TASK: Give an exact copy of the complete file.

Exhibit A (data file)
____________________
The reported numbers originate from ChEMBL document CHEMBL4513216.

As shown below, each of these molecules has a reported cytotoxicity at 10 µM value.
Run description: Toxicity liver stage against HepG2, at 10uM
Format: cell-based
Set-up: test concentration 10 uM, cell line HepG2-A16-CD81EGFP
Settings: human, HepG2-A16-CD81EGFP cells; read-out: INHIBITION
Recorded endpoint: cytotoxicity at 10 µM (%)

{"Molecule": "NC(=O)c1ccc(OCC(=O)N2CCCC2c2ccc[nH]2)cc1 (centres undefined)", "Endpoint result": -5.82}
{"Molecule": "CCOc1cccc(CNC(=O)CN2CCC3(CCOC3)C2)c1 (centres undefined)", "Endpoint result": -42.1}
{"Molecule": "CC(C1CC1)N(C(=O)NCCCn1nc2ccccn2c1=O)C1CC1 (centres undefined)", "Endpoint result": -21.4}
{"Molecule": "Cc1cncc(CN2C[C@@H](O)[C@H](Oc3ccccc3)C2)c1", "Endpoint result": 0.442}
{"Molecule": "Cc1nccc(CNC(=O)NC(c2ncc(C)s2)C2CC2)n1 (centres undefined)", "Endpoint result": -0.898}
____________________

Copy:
The reported numbers originate from ChEMBL document CHEMBL4513216.

As shown below, each of these molecules has a reported cytotoxicity at 10 µM value.
Run description: Toxicity liver stage against HepG2, at 10uM
Format: cell-based
Set-up: test concentration 10 uM, cell line HepG2-A16-CD81EGFP
Settings: human, HepG2-A16-CD81EGFP cells; read-out: INHIBITION
Recorded endpoint: cytotoxicity at 10 µM (%)

{"Molecule": "NC(=O)c1ccc(OCC(=O)N2CCCC2c2ccc[nH]2)cc1 (centres undefined)", "Endpoint result": -5.82}
{"Molecule": "CCOc1cccc(CNC(=O)CN2CCC3(CCOC3)C2)c1 (centres undefined)", "Endpoint result": -42.1}
{"Molecule": "CC(C1CC1)N(C(=O)NCCCn1nc2ccccn2c1=O)C1CC1 (centres undefined)", "Endpoint result": -21.4}
{"Molecule": "Cc1cncc(CN2C[C@@H](O)[C@H](Oc3ccccc3)C2)c1", "Endpoint result": 0.442}
{"Molecule": "Cc1nccc(CNC(=O)NC(c2ncc(C)s2)C2CC2)n1 (centres undefined)", "Endpoint result": -0.898}